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Stuart Lipton, MD/PhD

Adjunct Professor of Neurology

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Stuart Lipton, MD/PhD



Neurologist/neuroscientist Stuart Lipton, MD, PhD is a renowned expert in dementia. He was trained at Cornell University, the University of Pennsylvania, and Harvard University. In addition to running a basic-science laboratory, he has an active clinical neurology practice focusing on dementia and general neurology. Lipton completed his PhD thesis research with John Dowling at Harvard, followed by clinical residency and a postdoctoral fellowship at Harvard with Torsten Wiesel during the time that Wiesel won the Nobel prize. He was then on the Harvard faculty for over 20 years before moving to La Jolla as founding director of a new neuroscience center in 2000. He is best known for first describing the mechanism of action and contributing to the clinical development of the FDA-approved Alzheimer’s drug, memantine (Namenda®), and for discovering the posttranslational redox modification, protein S-nitrosylation.

Recently, Lipton combined memantine with S-nitrosylation chemistry to produce a new drug called NitroSynapsin, which displays disease-modifying activity in animal models of Alzheimer’s disease, both protecting synapses and improving neurobehavioral deficits. Lipton’s group also characterized HIV-related pathways to neuronal damage, discovered the NR3 (now known at GluN3) family of modulatory NMDA receptor subunits, characterized the molecular pathways for protecting neurons with Erythropoietin, and discovered the transcription factor MEF2C. His group showed that MEF2C activity is regulated by S-nitrosylation and serves as a master switch for neurogenesis from human neural stem cells. Dysregulated MEF2C is involved in the pathogenesis of Parkinson’s disease, Alzheimer’s disease, Autism-Spectrum Disorder, and Vascular dementia. Lipton was awarded the Ernst Jung Prize in Medicine and is an elected fellow of the AAAS. He recently received an Alzheimer’s Disease Association Award, a Michael J. Fox Foundation Grant, and an NIH Director’s Grant Award.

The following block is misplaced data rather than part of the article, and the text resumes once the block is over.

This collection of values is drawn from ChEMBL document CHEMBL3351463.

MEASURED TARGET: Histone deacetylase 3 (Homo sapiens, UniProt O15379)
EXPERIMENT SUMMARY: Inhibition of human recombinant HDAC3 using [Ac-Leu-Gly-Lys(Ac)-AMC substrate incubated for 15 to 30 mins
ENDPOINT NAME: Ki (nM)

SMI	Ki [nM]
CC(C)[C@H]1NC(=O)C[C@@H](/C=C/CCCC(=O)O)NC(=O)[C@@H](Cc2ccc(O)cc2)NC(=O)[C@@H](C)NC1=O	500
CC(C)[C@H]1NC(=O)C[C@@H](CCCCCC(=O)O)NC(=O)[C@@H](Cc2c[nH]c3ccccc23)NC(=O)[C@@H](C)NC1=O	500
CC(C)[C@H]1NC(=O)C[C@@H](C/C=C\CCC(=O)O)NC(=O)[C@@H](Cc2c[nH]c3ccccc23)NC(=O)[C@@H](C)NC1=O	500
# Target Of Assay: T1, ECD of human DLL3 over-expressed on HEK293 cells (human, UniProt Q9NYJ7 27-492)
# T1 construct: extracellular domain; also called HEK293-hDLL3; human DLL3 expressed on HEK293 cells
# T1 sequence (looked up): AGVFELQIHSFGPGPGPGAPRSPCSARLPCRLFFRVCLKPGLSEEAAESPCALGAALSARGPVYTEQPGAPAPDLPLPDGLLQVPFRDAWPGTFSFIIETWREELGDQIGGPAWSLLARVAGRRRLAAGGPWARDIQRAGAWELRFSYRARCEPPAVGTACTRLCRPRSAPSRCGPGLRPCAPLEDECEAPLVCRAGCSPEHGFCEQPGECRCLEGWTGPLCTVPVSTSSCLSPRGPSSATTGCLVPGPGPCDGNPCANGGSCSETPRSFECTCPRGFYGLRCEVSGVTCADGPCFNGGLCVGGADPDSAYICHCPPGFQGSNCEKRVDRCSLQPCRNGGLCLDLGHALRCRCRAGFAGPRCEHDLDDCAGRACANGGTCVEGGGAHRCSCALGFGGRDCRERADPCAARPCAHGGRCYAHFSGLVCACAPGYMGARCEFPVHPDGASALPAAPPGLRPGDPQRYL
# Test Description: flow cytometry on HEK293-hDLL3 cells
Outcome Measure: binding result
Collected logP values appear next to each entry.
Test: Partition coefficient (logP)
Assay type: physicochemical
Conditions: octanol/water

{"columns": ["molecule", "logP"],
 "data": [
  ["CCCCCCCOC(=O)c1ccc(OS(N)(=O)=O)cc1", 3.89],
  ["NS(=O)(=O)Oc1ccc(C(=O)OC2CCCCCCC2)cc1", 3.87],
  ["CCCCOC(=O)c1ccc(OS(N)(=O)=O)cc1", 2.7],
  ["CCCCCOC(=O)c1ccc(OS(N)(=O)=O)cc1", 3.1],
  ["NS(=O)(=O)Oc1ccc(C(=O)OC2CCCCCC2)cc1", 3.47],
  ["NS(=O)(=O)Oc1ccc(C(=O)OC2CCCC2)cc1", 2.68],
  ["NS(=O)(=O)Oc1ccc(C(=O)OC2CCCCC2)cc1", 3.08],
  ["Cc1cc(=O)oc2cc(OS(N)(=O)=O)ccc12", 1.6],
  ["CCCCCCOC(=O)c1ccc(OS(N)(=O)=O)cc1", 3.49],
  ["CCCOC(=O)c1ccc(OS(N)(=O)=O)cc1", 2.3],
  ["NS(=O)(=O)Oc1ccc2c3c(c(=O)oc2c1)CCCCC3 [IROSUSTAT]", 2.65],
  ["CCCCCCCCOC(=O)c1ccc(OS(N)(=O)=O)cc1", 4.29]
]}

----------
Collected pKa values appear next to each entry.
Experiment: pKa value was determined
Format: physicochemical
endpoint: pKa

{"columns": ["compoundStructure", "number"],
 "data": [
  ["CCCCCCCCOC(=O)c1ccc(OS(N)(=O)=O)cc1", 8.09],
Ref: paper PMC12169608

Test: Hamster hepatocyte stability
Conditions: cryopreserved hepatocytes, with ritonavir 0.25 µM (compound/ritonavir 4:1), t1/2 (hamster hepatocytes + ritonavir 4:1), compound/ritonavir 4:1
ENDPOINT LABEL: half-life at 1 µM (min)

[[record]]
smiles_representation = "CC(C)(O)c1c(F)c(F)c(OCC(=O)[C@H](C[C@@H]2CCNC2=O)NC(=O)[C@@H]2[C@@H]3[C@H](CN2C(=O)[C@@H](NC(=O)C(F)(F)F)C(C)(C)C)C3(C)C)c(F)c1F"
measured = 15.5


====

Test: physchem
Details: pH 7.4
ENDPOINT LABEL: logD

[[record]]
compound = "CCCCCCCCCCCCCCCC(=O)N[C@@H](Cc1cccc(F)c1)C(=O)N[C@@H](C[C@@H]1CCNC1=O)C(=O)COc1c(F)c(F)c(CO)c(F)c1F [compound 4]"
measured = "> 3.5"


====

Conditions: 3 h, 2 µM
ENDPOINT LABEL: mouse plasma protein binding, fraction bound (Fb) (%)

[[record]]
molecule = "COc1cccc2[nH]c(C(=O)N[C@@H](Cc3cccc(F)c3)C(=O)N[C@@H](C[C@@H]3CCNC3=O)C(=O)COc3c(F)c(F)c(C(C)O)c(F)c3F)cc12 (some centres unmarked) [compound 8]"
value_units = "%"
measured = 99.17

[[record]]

Education & Training

  • Research Fellow
    Harvard Medical School, Dept. of Neurobiology (1983)
  • Board Certification
    American Board of Psychiatry & Neurology, Neurology (1982)
  • Resident and Chief Resident in Neurology
    Brigham & Women's Hospital, Beth Israel Deaconess Medical Center, Boston Children's Hospital (1981)
  • Intern in Medicine
    Beth Israel Deaconess Medical Center, Harvard Medical School (1978)
  • MD/PhD
    University of Pennsylvania, Biochemistry & Biophysics (1977)
  • BA
    Cornell University, Neurobiology and Immunology (1971)

Honors & Recognition

AwardAwarding OrganizationDate
NIH Director's Grant AwardNational Institutes of Health/NIDA2016
Elected Fellow, American Association for the Advancement of ScienceAAAS, Neuroscience section2011
Ernst Jung Prize in MedicineErnst Jung Foundation2004
Alpha Omega Alpha1974
Phi Beta Kappa1971

Professional Service

Society for NeuroscienceChair of Education Committee and Neurobiology of Disease Workshops2000 - 2008
American Academy of NeurologyFellow2000 - Present
American Neurological AssociationElected Fellow1987 - Present

Departments & Organizations